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RockerChick14's avatar

Was I wrong for saying this?

Asked by RockerChick14 (951points) January 8th, 2014 from iPhone

There is this one guy I know at school who is rude to everyone who doesn’t have the same views as him and he knows it, let’s call him Bob. He called me a crazy Christian for believing in students being able to play in school and for liking the “in god we trust” on money(he is atheist). He hates Christians. He called my writing style funny. He calls out someone who doesn’t share his views. He said point blank to me “I hate when people don’t let people believe differently than them.” And I said “like you Bob?” And he said “I do let people believe what ever they want to.” And since he loves to debate, I said “that is something we can debate about all day.” And he fell silent like he was stunned.

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9 Answers

YARNLADY's avatar

People have a hard time recognizing their own weaknesses. Wrong? Well that depends on what type of relationship you wish to have with this person.

LornaLove's avatar

We often see our own faults in other’s and then call them out on it. I like @YARNLADY s answer. I think I could use that answer in every day life for the rest of my life.

ETpro's avatar

Seems to me you have as much right to challenge his statements and beliefs as he has to challenge others. I’m an atheists as well, but I recognize the inherent truth in Jesus’ teachings about the mote it a brother’s eye.

He is quoted in Matthew 7:1 “Judge not, that ye be not judged.”

2 “For with what judgment ye judge, ye shall be judged: and with what measure ye mete, it shall be measured to you again.

3 “And why beholdest thou the mote that is in thy brother’s eye, but considerest not the beam that is in thine own eye?

4 “Or how wilt thou say to thy brother, Let me pull out the mote out of thine eye; and, behold, a beam is in thine own eye?

5 “Thou hypocrite, first cast out the beam out of thine own eye; and then shalt thou see clearly to cast out the mote out of thy brother’s eye.”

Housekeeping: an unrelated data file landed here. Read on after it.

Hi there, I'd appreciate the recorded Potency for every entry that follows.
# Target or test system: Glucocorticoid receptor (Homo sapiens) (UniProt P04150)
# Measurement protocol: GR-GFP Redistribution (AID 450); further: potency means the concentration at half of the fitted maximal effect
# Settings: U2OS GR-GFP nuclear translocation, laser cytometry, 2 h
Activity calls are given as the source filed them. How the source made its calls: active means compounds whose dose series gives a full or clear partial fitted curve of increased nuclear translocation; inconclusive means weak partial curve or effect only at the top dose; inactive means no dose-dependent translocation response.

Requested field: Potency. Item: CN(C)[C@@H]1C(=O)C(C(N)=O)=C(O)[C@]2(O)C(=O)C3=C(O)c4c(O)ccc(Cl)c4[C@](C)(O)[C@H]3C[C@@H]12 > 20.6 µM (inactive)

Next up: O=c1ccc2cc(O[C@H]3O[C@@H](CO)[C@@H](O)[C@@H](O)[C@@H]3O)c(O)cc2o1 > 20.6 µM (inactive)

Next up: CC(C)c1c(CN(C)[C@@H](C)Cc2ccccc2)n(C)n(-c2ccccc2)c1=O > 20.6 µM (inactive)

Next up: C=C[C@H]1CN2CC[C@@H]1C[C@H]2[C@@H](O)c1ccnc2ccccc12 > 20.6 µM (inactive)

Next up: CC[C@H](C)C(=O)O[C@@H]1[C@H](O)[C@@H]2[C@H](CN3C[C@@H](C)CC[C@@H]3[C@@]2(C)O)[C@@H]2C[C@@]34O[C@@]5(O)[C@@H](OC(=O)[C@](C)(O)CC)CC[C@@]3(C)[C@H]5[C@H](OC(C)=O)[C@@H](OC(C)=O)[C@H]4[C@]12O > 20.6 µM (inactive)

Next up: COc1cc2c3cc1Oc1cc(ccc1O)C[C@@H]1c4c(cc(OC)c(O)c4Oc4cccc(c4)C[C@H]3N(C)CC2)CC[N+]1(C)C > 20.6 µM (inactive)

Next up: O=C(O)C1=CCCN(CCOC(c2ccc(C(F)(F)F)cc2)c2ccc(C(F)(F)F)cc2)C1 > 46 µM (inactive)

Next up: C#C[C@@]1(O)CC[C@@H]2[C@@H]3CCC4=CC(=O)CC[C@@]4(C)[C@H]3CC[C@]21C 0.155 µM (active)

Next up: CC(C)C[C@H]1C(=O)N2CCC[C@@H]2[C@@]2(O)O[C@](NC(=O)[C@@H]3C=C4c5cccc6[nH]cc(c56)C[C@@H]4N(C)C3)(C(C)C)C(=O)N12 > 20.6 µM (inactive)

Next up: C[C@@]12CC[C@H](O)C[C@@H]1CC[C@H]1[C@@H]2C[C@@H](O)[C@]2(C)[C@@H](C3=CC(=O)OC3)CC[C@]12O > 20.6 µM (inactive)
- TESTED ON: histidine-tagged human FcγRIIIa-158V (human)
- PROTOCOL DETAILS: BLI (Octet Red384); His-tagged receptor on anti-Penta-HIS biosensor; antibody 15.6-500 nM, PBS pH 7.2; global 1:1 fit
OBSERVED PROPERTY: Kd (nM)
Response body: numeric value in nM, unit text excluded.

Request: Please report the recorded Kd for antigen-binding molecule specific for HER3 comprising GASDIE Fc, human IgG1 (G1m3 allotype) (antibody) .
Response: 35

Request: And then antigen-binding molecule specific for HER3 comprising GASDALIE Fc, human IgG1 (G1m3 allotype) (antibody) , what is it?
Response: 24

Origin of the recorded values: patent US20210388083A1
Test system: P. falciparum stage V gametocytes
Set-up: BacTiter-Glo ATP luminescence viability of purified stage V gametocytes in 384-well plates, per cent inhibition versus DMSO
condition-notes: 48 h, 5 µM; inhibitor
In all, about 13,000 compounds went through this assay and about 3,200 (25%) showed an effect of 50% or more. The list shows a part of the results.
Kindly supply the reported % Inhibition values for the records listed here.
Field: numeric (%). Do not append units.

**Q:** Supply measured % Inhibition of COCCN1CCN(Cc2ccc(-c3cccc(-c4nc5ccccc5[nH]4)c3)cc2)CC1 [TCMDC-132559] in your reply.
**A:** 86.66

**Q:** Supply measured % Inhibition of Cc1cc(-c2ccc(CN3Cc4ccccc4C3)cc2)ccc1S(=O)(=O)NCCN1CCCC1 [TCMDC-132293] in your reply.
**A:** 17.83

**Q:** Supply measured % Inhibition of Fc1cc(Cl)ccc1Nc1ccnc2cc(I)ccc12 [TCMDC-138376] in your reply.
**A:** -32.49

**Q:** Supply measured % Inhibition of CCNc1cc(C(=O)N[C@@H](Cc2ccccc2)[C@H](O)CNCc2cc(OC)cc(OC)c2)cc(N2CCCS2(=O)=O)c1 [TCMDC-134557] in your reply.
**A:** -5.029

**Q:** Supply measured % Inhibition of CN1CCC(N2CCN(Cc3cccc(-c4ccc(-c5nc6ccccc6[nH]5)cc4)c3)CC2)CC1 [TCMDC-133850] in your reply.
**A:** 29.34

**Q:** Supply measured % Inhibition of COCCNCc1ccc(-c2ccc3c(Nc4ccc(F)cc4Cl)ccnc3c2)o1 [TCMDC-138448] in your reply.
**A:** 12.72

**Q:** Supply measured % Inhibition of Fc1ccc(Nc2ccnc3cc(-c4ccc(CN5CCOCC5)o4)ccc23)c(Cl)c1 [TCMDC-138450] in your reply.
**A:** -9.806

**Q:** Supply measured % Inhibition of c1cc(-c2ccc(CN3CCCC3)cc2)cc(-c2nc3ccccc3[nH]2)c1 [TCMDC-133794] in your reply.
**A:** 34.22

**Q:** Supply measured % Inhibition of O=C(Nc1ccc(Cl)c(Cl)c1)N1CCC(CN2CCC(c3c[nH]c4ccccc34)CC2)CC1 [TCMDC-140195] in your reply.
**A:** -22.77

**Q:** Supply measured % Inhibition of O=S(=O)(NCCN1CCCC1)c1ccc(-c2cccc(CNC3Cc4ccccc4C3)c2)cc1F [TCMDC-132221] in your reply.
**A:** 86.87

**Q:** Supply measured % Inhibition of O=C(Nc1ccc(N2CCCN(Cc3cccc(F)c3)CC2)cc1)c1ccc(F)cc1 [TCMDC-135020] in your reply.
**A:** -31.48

We can all learn from the wisdom of that parable. I know I can.

Buttonstc's avatar

Wrong? Why?

I think you have as much right to stick up for yourself and challenge his viewpoints as he does anybody else’s. and it will do him some good to realize how obnoxiously he’s choosing to do so.

You’re giving him some honest feedback. Nothing wrong with that. Maybe it will make him think a little.

AshLeigh's avatar

I like the saying that… I will respect any religion you choose to practice. So long as you never knock on my door to tell me about it.
I don’t think you were wrong to call him out on it, if these were the exact words, and he is as rude as you say he is.

KNOWITALL's avatar

Hate & antagonism aren’t good for anyone no matter their beliefs. We should build eachother up instead of tearing down.

marinelife's avatar

No, you weren’t wrong.

susanc's avatar

In point of fact, he does “let” people believe whatever they believe.
He doesn’t have the power to change that.
As time passes, he may find it convenient to develop an open-minded point of view like you think he should (hint, hint).
All of us are bigots who think we’re fighting for some splendid ideal, including me.

ETpro's avatar

@susanc I understand what you are trying to say, but in a time when the press has largely abandoned investigative journalism and will report spin-master’s lies as if they are equal to the actual facts; it’s time to be very cautious of false equivalency fallacies. Yes, we all have some element of bigotry; but was Nelson Mandela no different than Vic Botha in that respect? Were Mahatma Gandhi and Adolph Hitler really twins separated at birth. I don’t think so, and I am sure you don’t either. But in an age when the spin-masters and political liars are trying to sell their message as no different form the work of researchers who go to great lengths to get the truth of a story; any statement that appeals to “All messages are equal” is both false and dangerous.

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